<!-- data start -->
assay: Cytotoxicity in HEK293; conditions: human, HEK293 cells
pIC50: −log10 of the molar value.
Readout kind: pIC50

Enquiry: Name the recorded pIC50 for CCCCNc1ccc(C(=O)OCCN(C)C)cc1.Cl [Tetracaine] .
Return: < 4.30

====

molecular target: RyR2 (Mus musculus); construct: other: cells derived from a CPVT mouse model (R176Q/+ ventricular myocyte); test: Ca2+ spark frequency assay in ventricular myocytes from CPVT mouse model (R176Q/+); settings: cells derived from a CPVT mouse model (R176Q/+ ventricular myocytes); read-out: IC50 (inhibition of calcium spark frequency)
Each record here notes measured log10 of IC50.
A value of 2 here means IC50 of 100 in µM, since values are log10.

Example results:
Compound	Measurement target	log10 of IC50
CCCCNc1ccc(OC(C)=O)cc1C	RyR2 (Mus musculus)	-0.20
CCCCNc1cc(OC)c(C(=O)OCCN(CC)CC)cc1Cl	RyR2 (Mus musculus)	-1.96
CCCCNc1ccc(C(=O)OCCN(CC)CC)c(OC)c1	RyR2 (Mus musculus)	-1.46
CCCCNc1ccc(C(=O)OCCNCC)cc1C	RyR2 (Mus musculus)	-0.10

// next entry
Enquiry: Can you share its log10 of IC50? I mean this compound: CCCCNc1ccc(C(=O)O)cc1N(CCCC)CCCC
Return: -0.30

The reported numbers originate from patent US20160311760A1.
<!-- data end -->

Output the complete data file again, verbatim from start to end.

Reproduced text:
assay: Cytotoxicity in HEK293; conditions: human, HEK293 cells
pIC50: −log10 of the molar value.
Readout kind: pIC50

Enquiry: Name the recorded pIC50 for CCCCNc1ccc(C(=O)OCCN(C)C)cc1.Cl [Tetracaine] .
Return: < 4.30

====

molecular target: RyR2 (Mus musculus); construct: other: cells derived from a CPVT mouse model (R176Q/+ ventricular myocyte); test: Ca2+ spark frequency assay in ventricular myocytes from CPVT mouse model (R176Q/+); settings: cells derived from a CPVT mouse model (R176Q/+ ventricular myocytes); read-out: IC50 (inhibition of calcium spark frequency)
Each record here notes measured log10 of IC50.
A value of 2 here means IC50 of 100 in µM, since values are log10.

Example results:
Compound	Measurement target	log10 of IC50
CCCCNc1ccc(OC(C)=O)cc1C	RyR2 (Mus musculus)	-0.20
CCCCNc1cc(OC)c(C(=O)OCCN(CC)CC)cc1Cl	RyR2 (Mus musculus)	-1.96
CCCCNc1ccc(C(=O)OCCN(CC)CC)c(OC)c1	RyR2 (Mus musculus)	-1.46
CCCCNc1ccc(C(=O)OCCNCC)cc1C	RyR2 (Mus musculus)	-0.10

// next entry
Enquiry: Can you share its log10 of IC50? I mean this compound: CCCCNc1ccc(C(=O)O)cc1N(CCCC)CCCC
Return: -0.30

The reported numbers originate from patent US20160311760A1.